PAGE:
Gov. Bob McDonnell’s office announced four new appointees to the Virginia Tech Board of Visitors last week.
Notably, John Rocovich, a Roanoke lawyer who sat on the board from 1997-2005 and served as rector in the early 2000’s, will be returning to the board. Between Rocovich and his three new counterparts, William Holtzman, Suzanne Obenshain and Michael Quillen, the new appointments represent $116,350 donated to McDonnell’s various campaigns since 1996.
While serving on the BOV, Rocovich’s financial influence benefited the university. Two notable projects completed during his 1997-2005 term were the construction of ICTAS and the Edward Via School of Osteopathic Medicine. He was also involved in the process of Tech’s admission to the Atlantic Coast Conference.
In addition to Rocovich’s service to Tech, he also was at the center of a controversy in 2003, while he was rector.
Then Attorney General Jerry Kilgore’s office sent a letter to the board, led by then-rector Rocovich, in 2002. The letter suggested that Tech discontinue the use of affirmative action when selecting employees and students and opt for “race-neutral” policies.
Instead of denying Kilgore’s request, the board attempted to comply with it.
The board did not address the Kilgore letter until March 2003. Then, without first placing it on the agenda of the March 10, 2003, meeting, Rocovich brought a resolution before the board that moved to create the office of equal opportunity and diversity and implement more race-neutral policies.
However, while presenting this resolution, a clause granting protection from discrimination based on sexual orientation was omitted.
This policy ended affirmative action, which had been in place at Tech for a number of years.
Documentation presented to the BOV shows evidence of race-conscious recruitment of potential students from undergraduate admissions at that time, inviting African-American, Hispanic and American-Indian students to a number of special programs not open to Caucasian applicants.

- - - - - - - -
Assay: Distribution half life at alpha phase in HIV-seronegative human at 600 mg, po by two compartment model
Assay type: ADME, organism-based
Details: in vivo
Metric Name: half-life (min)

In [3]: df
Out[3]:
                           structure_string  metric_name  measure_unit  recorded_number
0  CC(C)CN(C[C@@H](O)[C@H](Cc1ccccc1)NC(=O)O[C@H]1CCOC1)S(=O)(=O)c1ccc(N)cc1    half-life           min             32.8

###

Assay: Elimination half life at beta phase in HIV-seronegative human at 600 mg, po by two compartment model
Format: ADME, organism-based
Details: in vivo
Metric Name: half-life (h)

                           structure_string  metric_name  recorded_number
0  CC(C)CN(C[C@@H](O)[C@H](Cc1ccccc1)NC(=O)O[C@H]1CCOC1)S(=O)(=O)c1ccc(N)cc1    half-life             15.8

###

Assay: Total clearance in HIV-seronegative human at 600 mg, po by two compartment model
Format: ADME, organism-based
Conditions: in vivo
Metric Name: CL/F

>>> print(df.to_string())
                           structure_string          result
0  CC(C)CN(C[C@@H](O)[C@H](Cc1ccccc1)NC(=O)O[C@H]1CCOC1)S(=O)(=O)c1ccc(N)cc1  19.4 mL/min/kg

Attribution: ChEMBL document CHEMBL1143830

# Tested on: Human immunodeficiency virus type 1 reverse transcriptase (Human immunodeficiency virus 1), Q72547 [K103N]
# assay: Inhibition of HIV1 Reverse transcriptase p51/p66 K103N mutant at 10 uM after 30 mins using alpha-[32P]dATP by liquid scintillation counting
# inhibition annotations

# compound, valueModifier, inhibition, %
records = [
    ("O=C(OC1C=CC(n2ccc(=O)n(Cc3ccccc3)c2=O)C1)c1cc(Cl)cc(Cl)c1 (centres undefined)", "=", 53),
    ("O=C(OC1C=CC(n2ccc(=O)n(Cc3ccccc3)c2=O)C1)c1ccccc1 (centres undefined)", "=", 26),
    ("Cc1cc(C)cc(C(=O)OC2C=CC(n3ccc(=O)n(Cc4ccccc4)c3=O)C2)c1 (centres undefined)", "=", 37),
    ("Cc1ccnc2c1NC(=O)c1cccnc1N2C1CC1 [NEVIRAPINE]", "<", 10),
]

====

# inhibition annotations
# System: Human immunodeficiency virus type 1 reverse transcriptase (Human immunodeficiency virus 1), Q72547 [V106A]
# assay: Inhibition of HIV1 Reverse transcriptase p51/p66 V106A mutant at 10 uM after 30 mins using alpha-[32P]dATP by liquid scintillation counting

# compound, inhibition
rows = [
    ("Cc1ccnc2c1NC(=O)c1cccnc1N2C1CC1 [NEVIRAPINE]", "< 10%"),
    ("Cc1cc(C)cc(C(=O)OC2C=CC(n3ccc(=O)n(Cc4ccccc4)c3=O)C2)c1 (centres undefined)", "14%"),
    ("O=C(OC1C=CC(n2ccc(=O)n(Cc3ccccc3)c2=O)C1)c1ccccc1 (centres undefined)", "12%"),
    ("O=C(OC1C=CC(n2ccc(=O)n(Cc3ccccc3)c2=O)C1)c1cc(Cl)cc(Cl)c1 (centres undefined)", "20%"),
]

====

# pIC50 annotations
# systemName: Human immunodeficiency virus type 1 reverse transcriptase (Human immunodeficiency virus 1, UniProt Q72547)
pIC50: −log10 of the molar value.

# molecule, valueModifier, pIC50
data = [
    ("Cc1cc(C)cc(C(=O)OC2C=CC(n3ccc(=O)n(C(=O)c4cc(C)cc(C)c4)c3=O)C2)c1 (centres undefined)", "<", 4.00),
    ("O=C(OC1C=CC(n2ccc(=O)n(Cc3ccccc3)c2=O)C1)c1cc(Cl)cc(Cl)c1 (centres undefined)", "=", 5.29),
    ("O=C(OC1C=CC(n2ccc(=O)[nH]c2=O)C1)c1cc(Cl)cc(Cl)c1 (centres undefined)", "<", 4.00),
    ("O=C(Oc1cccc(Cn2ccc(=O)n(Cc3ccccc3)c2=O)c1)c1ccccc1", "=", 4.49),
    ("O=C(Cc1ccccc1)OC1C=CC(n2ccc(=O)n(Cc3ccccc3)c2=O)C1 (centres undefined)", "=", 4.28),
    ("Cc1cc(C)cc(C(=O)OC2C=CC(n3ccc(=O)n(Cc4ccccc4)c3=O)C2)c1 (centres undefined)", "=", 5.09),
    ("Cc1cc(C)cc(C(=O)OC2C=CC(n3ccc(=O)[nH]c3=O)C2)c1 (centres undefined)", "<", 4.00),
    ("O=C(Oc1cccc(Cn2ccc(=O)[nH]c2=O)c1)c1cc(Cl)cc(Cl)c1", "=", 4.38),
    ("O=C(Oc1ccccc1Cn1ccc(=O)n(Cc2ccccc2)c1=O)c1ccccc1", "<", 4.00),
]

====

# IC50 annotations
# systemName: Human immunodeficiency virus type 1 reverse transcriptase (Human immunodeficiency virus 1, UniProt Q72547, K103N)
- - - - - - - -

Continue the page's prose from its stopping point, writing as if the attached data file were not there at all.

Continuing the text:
At the end of the nearly four-hour meeting, the changes were overturned by a vote of eight to five.
Sexual orientation was added back into the anti-discriminatory language and “narrowly-tailored” race-conscious policies were enacted that essentially reinstated limited, legal affirmative action, in which race could be considered as a factor — just not as one of the main factors — for admissions or hiring.
Rocovich was not eligible for reappointment at the end of that term.
Additionally, a resolution was passed stating that all items up for discussion would have to be placed on the agenda at least three days in advance of the next BOV meeting.
Now, Rocovich will return to the board. This is the first time in the recent history of the BOV that a former member has returned after a period of time off.
Earlier on Rocovich and Kilgore were both appointed to serve on a higher-education committee, which advised McDonnell on new appointments to Boards of Visitors across the state.
Rocovich had to step down from that committee after his appointment because he could not serve on both simultaneously.
Both have been significant financial supporters of the governor and of the Republican party.
According to the Virginia Public Access project, Rocovich contributed a total of $63,000 to McDonnell’s campaigns for attorney general and governor between 1996 and 2009, including $53,000 for travel expenses during both campaigns.
There were a potential of four new spots open on Tech’s BOV. Two members had served two consecutive four-year terms, and it was certain they would have to leave the Board. Two other members had served one four-year term and were eligible of reappointment. Neither was reappointed.
Along with Rocovich, who, according to the Virginia Public Access project, has donated upwards of $263,000 to various Republican candidates and Political Action Committees since 1996, his fellow new board members represent a potential shift in ideology on Tech’s board that is made definite in their significant monetary backing of various Republican state efforts.
Holtzman, president of Holtzman Oil Corporation, has donated $290,344 to Republican candidates and PACs since 1996. Obenshain, though moderate in her campaign donations, is the wife of Mark Obenshain, a Republican state senator representing the 26th District.
He has personally donated more than $26,000 to Republican candidates and PACs since 1996 while his campaign office donated upwards of $119,000. Quillen, chairman of Alpha Natural Resources, has donated $12,040 to Republican candidates and PACs since 1996, according to the Virginia Public Access project.
The next BOV meeting is Aug. 29.